Violation of the duty to preserve evidence is known as “spoliation.” See Kronisch v. United States, 150 F.3d 112, 130 (2nd Cir. 1998); Sensonics, Inc. v. Aerosonic Corp., 81 F.3d 1566, 1575 (Fed. Cir. 1996); Silvestri v. Gen. Motors Corp., 271 F.3d 583, 590 (4th Cir. 2001). Spoliation is the destruction or significant alteration of evidence or failure to preserve evidence in pending or reasonably foreseeable litigation. United Med. Supply Co. v. United States, 77 Fed. Cl. 257, 263 (2007). The court in United Medical Supply noted that “[s]poliation may result in a variety of sanctions, with ‘the oldest and most venerable remedy’ being an ‘adverse inference,’ under which the finder of fact may infer that the destroyed evidence would have been favorable to the opposing side.” Id. at 263.
Work Product Protection Activation Generates a Litigation Hold Duty
Ultimately, the work product doctrine and the duty to issue a litigation hold notice turn on whether a party reasonably anticipates litigation. Therefore, the two doctrines are intrinsically intertwined. A number of federal courts, recognizing the relationship between the two doctrines, have held that once a party anticipates litigation activating work product protection, the party has an affirmative obligation to preserve evidence. See PacifiCorp v. Nw. Pipeline, 879 F. Supp. 2d 1171 (D. Or. 2012); Sinai v. State Univ. of N.Y. at Farmingdale, No. CV09-407, 2010 WL 3170664 (E.D.N.Y. Aug. 10, 2010); sanofi-aventis Deutschland GmbH v. Glenmark Pham. Inc., USA, No. 07-CV-5855, 2010 WL 2652412 (D. N.J. Jul. 1, 2010). See also Medeva Pharma Suisse A.G. v. Roxane Lab., Inc., No. 07-5165, 2011 WL 310697 (D. N.J. Jan. 28, 2011).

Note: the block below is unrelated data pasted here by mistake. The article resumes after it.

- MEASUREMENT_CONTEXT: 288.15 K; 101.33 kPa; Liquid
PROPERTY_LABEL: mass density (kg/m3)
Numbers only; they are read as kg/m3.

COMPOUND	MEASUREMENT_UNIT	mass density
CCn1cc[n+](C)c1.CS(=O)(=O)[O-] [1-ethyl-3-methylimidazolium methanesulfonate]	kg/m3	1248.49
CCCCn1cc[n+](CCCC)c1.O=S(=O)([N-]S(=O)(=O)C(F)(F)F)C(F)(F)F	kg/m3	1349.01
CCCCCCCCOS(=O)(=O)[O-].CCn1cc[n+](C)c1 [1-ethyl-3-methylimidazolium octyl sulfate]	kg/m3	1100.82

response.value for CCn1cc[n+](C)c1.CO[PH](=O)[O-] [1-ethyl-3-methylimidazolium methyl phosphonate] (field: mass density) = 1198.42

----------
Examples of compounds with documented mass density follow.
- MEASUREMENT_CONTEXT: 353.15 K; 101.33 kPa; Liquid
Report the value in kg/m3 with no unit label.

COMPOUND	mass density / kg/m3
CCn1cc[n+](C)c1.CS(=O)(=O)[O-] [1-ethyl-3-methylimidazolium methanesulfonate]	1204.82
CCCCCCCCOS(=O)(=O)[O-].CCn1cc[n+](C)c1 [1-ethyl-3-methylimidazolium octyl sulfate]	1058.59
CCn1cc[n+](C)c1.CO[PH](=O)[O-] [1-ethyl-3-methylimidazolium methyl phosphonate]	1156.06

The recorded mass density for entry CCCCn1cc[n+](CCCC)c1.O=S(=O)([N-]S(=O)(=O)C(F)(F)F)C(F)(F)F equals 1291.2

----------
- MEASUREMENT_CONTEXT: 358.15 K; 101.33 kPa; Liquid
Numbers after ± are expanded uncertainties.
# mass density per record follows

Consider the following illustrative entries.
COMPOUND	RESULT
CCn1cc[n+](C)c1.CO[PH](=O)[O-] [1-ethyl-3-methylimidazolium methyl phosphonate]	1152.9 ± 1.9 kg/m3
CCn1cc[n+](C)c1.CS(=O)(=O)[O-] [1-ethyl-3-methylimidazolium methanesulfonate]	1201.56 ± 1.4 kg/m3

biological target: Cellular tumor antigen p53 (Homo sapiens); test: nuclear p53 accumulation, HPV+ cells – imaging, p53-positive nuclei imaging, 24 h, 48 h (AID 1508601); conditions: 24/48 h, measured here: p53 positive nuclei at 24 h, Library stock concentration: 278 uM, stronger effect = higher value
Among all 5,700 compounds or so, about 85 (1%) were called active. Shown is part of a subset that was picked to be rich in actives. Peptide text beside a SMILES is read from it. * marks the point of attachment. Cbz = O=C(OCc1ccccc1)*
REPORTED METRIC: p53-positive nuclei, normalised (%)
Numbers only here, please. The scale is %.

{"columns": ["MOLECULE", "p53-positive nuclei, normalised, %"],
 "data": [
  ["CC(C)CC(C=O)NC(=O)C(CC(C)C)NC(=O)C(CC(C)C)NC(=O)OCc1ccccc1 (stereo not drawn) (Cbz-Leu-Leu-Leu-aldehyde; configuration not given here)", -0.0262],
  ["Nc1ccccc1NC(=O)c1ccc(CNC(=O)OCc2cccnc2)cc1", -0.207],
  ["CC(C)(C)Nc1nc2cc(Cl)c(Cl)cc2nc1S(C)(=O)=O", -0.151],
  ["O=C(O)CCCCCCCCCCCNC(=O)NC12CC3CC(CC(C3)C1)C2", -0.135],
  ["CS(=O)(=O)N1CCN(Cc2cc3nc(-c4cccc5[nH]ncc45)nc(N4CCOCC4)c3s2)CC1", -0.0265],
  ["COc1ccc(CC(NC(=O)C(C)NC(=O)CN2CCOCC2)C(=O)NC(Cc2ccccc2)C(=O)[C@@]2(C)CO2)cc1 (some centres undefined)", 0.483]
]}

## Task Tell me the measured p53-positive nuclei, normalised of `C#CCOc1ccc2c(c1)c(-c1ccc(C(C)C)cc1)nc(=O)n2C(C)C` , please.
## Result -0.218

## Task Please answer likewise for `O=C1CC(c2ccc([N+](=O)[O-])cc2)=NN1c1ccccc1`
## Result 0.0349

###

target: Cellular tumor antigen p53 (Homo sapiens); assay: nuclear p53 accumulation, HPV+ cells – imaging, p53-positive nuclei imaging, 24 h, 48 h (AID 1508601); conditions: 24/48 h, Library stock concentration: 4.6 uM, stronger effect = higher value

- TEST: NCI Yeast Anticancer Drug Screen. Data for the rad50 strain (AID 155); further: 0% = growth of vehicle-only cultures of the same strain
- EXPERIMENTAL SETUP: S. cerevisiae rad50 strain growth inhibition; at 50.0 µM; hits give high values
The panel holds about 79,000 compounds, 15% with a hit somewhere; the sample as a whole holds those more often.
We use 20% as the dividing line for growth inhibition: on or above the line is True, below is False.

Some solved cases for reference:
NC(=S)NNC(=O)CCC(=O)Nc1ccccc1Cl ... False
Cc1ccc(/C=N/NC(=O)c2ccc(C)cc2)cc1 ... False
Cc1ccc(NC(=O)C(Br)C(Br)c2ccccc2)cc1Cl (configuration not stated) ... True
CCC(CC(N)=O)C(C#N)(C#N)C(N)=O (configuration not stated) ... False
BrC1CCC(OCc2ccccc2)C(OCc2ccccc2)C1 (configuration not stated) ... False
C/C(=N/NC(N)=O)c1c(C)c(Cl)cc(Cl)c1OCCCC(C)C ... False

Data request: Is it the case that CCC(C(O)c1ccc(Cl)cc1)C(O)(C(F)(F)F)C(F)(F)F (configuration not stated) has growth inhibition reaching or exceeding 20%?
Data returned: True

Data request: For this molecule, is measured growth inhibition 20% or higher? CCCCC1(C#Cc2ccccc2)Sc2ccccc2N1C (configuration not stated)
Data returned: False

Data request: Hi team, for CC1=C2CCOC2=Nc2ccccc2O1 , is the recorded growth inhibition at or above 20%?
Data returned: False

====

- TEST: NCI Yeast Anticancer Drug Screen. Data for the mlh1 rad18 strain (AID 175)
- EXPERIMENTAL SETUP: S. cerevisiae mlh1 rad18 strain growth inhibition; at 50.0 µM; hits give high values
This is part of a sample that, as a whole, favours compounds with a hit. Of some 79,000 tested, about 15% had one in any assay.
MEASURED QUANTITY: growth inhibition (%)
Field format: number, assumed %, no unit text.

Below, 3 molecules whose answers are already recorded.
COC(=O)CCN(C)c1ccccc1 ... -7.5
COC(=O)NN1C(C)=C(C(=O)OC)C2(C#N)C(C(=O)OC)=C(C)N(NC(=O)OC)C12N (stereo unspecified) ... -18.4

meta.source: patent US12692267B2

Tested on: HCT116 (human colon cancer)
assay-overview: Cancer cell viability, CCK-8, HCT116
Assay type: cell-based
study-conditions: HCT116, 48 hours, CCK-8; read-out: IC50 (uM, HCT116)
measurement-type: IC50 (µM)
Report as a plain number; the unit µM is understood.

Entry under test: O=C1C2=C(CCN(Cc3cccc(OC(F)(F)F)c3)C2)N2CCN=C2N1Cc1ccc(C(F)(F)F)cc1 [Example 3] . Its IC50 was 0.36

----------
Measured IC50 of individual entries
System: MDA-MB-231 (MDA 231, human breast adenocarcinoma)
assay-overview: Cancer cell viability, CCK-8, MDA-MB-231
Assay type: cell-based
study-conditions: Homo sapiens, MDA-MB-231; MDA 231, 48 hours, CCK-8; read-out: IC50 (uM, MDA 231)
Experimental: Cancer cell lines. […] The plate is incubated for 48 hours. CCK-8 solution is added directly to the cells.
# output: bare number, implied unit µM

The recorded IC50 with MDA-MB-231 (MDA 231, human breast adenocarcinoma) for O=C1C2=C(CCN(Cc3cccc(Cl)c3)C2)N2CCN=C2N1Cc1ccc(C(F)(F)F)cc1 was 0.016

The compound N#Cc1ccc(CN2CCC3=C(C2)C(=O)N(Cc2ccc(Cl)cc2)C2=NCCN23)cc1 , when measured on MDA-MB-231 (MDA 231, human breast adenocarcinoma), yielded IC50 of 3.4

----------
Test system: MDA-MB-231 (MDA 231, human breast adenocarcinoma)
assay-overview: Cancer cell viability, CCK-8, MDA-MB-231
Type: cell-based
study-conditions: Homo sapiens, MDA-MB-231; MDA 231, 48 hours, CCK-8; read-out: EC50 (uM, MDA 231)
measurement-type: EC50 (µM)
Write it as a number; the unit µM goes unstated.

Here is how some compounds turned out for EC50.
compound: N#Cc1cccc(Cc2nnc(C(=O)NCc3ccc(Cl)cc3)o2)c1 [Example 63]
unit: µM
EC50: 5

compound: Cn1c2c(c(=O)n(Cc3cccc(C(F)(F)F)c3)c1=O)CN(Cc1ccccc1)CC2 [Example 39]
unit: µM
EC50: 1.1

In PacifiCorp v. Nw. Pipeline GP, the defendants sought sanctions against the plaintiff for spoliation of evidence. 2012 WL 2903976, at *11. At issue in PacifiCorp was various shutdowns of a natural gas power generation plant allegedly caused by compressor oil in the gas supply that contaminated the generator turbines. Id. at **3–6. The plaintiff testified that it first became aware that the damage was due to the contamination in July 2007. Therefore, the defendants argued that the plaintiff reasonably anticipated litigation in July 2007 and had an obligation to preserve evidence. Id. at *12. The plaintiff argued that its duty to preserve evidence arose on October 9, 2007, the date that it retained outside counsel.
Before filing a motion for spoliation sanctions, the defendants filed a motion to compel the production of documents from the plaintiff. Id. at *13. In its memorandum in opposition, the plaintiff took the position that e-mails and other documents created after August 2, 2007, were immune from production because the work product doctrine protected them. Id. The plaintiff argued that documents created after August 2, 2007, were created in anticipation of litigation. Id. The court held that the plaintiff was judicially stopped from taking the position that documents were entitled to work product protection before the plaintiff had a duty to preserve evidence. The plaintiff reasonably anticipated litigation by August 2, 2007, and, therefore, its duty to preserve all relevant evidence began on August 2, 2007.
In Siani v. State Univ. of N.Y. at Farmingdale, the U.S. District Court for the Eastern District of New York held that if litigation was reasonably foreseeable “for work product purposes,” it was reasonably foreseeable for the defendants’ “duty to preserve purposes.” 2010 WL 3170664, at *5. The plaintiff in Siani filed a charge with the U.S. Equal Employment Opportunity Commission (EEOC) on June 27, 2008. The defendants argued that they became obligated to preserve evidence when the plaintiff filed with the EEOC. The plaintiff countered that the defendants were put on notice of his age discrimination allegations in January 2008, the defendants retained outside counsel in early 2008, and the defendants claimed work product protection on documents dated as early as February 2008. Id. at *5. The court found that the duty to preserve evidence arose at the same time that the work product privilege became available to the defendants. Id. The court ultimately refused to impose an adverse inference for documents destroyed between February 2008 and July 2008 because the plaintiff could not show that the documents were relevant to the plaintiff’s claims. Id. at *9.